Photographer: Jane Hahn/Bloomberg

Mild Sahara Winds Deepen Cocoa Bear Market as Glut Returns

  • Weather forecasters point to mild Harmattan this season
  • Dusty winds that damage crops to arrive next week: MDA, Marex

Cocoa traders shouldn’t count on West Africa’s seasonal desert winds to temper forecasts for abundant supplies and offer them relief from the first bear market in five years.

The Harmattan, winds from the Sahara desert that bring dry weather and coolness to the largest producing countries from December to February, will probably be weak this season, according to forecasters Commodity Weather Group, World Weather Inc. and the Ghana Meteorological Agency. Strong dusty winds can dry out pods and damage crops in West Africa.

While the worst Harmattan in three decades decimated last year’s crop, mild winds this season may help deepen a slump in prices as global supplies are set to beat demand by the largest margin since 201-2011. The commodity has gone from 2015’s best to this year’s worst performer in the Standard & Poor’s GSCI index of 24 raw materials as output rebounds in Ivory Coast and Ghana.

“Last year, Harmattan conditions started in the first couple of days of December and lasted uninterruptedly until the second week of January,” Jonathan Parkman, co-head of agriculture at broker Marex Spectron Group, said by phone. “This year so far we’ve had nothing. I don’t see anything in the weather models for West Africa that we look at that would be bullish.”

Exceed Consumption

Cocoa futures declined 20 percent in London this year, heading for the first annual loss since 2011 as global production is forecast to exceed consumption by 261,000 metric tons, according to KnowledgeCharts, a unit of researcher Commodities Risk Analysis. That reverses a shortage of 128,000 tons a year earlier. Cocoa for March delivery rose 0.2 percent to 1,805 pounds ($2,214) a ton by 10:10 a.m. in London, rebounding from Thursday’s drop of 2.7 percent.

Cocoa purchases in Ghana, the second-biggest grower, increased 22 percent from the start of the season on Oct. 1 through Dec. 1, KnowledgeCharts data showed. While Ivory Coast’s government sees deliveries lagging behind by 13 percent at 650,500 tons for the season through Dec. 18, most traders are assuming a figure of 700,000 tons, Parkman said.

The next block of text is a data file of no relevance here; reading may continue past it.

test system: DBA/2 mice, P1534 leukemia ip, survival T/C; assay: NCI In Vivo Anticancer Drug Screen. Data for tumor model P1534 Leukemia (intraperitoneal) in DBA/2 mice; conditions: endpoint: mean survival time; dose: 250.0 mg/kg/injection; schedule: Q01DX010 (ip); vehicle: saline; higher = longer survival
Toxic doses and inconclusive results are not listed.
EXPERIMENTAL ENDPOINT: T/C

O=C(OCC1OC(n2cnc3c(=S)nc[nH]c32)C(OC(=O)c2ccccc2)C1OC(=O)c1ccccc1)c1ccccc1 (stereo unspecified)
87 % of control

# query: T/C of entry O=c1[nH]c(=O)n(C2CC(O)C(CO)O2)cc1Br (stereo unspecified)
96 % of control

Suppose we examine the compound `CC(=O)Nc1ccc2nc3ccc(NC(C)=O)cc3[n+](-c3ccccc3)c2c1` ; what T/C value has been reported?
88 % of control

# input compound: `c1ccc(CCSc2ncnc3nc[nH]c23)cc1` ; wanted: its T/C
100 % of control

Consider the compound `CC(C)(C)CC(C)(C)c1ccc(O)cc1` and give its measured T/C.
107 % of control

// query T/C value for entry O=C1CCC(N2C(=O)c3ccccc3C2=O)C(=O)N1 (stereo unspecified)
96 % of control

Harmattan conditions are likely to pick up in Ivory Coast and Ghana next week, according to Kyle Tapely, a forecaster at MDA Weather Services. The event will probably last three days at most, according to Marex Spectron, which employs its own meteorologist. Winds will increase in intensity in January even though they won’t be excessively strong, Drew Lerner, president of Overland Park, Kansas-based World Weather, said by phone.

Ivory Coast’s southwestern and coastal areas continued to received rainfall until Dec. 20, even though central regions had turn drier, the nation’s National Meteorological Service said in e-mailed reports. The dry season started about a month later than usual, Lerner said.

Sufficient Moisture

Dry weather has only recently started to intensify, unlike in the beginning of December, said Robert Zan, a 47 year-old farmer who owns 13 hectares (32 acres) of cocoa plantations near the town of Mahapleu, in central western Ivory Coast.

“We are hoping for some rain soon otherwise it may complicate the harvest,” he said. “We continue to watch weather developments.”

In Ghana, growing regions “recorded some rainfall in November and December, which gives the soil sufficient moisture,” Charles York, a meteorologist at the Ghana Meteorological Agency, said in an interview in the capital, Accra.

“I have harvested about 18 percent more at the end of November than I did last season,” said Samuel Quainoo, who heads a group of 17,000 farmers near the southwestern town of Enchi, about 466 kilometers (290 miles) from Accra. “It is the prayer of all farmers that the good weather conditions continue.”

(Updates with farmer comment in 10th paragraph. An earlier version of this story corrected cocoa prices in fifth paragraph.)
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